Setlist
Much Sinister
Hard to face
Revere
Exit stage right
We are leaving
Lack of Scrutiny

Musicians
Darran Charles – Guitars, Vocals
Dan Nelson – Bass
Gavin Bushell – Guitar
Tom Price – Drums

Links
Godsticks – Website | Facebook | Twitter


A quick turnaround and The Pineapple Thief emerge, expectations high based on the praise forthcoming for the previous tour with Gavin Harrison and Darran Charles, including the London show in February which is set for release as the Where We Stood Blu-ray package at the end of the month.

The Pineapple Thief have never fully clicked with me; I’ve heard a number of the albums and saw them once, in a sports hall in Chippenham back in 2004, but I was never really engaged.

This has now changed.

Last year’s Your Wilderness was a great release and Where We Stood underlines what this band have now become, but catching the majesty of a full live performance is where it all falls into place. Quite rightly, the whole of Your Wilderness is played, Gavin and Darran fully integrated into these songs, and they are fabulous. Bruce has always written songs of real quality, but now he has the vehicle to properly deliver them, and you get the feeling that the rest of the band have stepped up in the process, growing in confidence with every turn.

TPT - Bruce Soord - photo by Mike Evans

Darran Charles puts in a fine second shift of the evening with some exquisite soloing, his virtuosity augmenting Bruce’s playing to expand the sound and give it additional depth. Darran has proved his versatility over the years and is a player of real note. Here he is a vital component, both in the performance and as a comedy foil for Bruce, his pithy comments adding to the good humour of the evening (I particularly liked the wicked goading of Bruce to actually remember the name of the forthcoming Godsticks album after Soord told the audience how good it was!).

The laugh out loud banter adds to the show, but it’s the man at the back who sprinkles the magic dust over the music. Gavin Harrison is rightly lauded as one of the finest drummers of his generation and you can’t help but marvel at his skills. As the perfect choice to lead the three drummer front line of the current incarnation of King Crimson, his profile has been raised to a higher level and to a far wider audience, but here he is playing to a pleasingly rather full Bierkeller. I had to pinch myself that the last time I saw him was in the regal surroundings of Birmingham’s Symphony Hall with King Crimson, pounding seven bells out of his kit in one of the most dexterous displays of precision I’ve ever witnessed.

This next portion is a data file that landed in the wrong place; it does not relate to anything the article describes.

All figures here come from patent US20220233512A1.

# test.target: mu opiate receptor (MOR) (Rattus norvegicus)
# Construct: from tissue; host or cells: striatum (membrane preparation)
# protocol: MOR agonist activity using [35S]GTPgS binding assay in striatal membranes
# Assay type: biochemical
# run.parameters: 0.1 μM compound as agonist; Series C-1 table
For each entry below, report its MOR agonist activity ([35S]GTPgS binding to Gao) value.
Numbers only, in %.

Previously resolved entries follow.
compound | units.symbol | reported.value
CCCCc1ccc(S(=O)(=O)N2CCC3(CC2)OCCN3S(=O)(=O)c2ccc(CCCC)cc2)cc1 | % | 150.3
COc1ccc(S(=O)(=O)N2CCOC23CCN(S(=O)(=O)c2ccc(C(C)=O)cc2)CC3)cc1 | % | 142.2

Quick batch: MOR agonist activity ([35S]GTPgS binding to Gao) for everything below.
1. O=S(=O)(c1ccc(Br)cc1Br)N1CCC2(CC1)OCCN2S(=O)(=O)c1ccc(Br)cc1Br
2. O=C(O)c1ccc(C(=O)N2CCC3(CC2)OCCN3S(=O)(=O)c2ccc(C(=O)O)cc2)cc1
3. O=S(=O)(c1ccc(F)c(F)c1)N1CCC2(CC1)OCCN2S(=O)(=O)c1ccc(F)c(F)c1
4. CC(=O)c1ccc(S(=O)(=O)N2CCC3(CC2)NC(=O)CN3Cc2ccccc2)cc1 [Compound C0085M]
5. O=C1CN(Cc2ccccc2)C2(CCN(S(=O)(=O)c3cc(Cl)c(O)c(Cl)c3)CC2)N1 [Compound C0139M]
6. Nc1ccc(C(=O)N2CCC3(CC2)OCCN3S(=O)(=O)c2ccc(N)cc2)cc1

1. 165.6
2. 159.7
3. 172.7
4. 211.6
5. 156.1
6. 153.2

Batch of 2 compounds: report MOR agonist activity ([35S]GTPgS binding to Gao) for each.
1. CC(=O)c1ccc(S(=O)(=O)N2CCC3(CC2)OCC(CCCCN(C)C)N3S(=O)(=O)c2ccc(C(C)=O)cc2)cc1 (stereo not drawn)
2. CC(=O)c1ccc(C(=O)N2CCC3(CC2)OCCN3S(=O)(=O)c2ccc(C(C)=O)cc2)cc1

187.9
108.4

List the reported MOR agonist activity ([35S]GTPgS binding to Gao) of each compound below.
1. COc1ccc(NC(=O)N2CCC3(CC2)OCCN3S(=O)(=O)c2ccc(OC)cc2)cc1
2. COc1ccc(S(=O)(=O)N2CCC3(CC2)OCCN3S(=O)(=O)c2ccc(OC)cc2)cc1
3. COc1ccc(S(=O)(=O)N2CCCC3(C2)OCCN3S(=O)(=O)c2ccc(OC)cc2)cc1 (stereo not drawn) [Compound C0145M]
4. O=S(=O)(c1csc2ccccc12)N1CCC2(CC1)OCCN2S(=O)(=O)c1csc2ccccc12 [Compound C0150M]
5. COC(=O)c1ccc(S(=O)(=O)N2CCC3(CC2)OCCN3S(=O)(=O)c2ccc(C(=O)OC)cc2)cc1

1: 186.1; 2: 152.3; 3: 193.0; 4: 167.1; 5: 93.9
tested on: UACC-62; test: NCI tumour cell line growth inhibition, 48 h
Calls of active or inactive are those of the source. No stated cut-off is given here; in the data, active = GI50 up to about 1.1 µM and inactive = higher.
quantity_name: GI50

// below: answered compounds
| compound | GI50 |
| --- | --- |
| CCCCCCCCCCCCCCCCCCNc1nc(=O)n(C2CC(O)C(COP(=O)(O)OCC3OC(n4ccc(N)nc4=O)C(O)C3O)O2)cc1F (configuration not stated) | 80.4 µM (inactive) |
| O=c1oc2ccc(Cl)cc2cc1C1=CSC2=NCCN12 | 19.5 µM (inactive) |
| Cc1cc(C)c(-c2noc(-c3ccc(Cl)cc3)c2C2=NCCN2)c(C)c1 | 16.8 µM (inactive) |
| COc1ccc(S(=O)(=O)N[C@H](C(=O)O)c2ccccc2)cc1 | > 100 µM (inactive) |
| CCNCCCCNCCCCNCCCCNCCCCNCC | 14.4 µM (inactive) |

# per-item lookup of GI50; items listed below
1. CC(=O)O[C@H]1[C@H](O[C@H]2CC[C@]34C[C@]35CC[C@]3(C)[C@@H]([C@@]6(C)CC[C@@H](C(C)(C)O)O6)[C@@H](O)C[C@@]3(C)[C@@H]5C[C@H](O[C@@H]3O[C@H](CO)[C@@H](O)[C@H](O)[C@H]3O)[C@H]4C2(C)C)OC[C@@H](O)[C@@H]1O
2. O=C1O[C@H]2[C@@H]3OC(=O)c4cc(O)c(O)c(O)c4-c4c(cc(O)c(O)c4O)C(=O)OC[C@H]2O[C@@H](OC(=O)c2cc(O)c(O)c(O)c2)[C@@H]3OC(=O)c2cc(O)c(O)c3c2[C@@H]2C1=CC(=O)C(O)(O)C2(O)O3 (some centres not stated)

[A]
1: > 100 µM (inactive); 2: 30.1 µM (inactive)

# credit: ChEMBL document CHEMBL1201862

TPT - Gavin Harrison - photo by Mike Evans

And his playing tonight is nothing short of exquisite. For example, No Man’s Land is just fantastic; little fills, tinkling percussion at all the right moments, slide rule kick drums and power as and when required. Absolutely astonishing, and if the rest of the band just stopped playing it would still be a wonderfully melodic experience. He’s the master of the perfectly weighted augmentation, in no way showy whilst defining everything by his playing. Some of the fills were just so outrageous that I laughed out loud, and with the wonderful sound quality every tiny movement and addition could be heard. However, the finest quality in Gavin’s playing is the sensitivity and understanding of the source material; he did not take over but added exactly what was required to raise Bruce’s songs to the place they deserve to be.

TPT - photo by Mike EvansTPT - Gavin Harrison - photo by Mike Evans

The Pineapple Thief have never sounded as good and Bruce is clearly rightly proud of what they have achieved, a vindication of what he has been doing all these years as they play to more people with a fantastic line-up and the technical support to deliver a beautifully judged show. The quality of the songs speak for themselves, the setlist consistent with the previous tour with Shoot First, 3,000 Days and Where We Stood added, Reaching Out and Simple As That dropped with Fend for Yourself pushed forward in the running order.

The encores were a celebration with an audience completely on side, the result being a fantastic evening, completely enthralling from start to finish. Should this line-up get to tour again – and hopefully they will – then attendance is a complete no-brainer. Just get a ticket and marvel at it all.

Setlist
Tear You Up
The One You Left to Die
No Man’s Land
Shoot First
Alone at Sea
That Shore
3000 Days
Fend for Yourself
In Exile
Take Your Shot
Show a Little Love
Where We Stood
Part Zero
The Final Thing on My Mind
~ Encore:
Snowdrops
Nothing at Best

Musicians
Bruce Soord – Vocals, Acoustic & Electric Guitars
Steve Kitch – Keyboards, Backing Vocals
Jon Sykes – Bass, Backing Vocals
Gavin Harrison – Drums, Percussion
Darran Charles – Guitars, Backing Vocals

Links
The Pineapple Thief – Website | Facebook | Twitter


All photos by Mike Evans and used with his kind permission.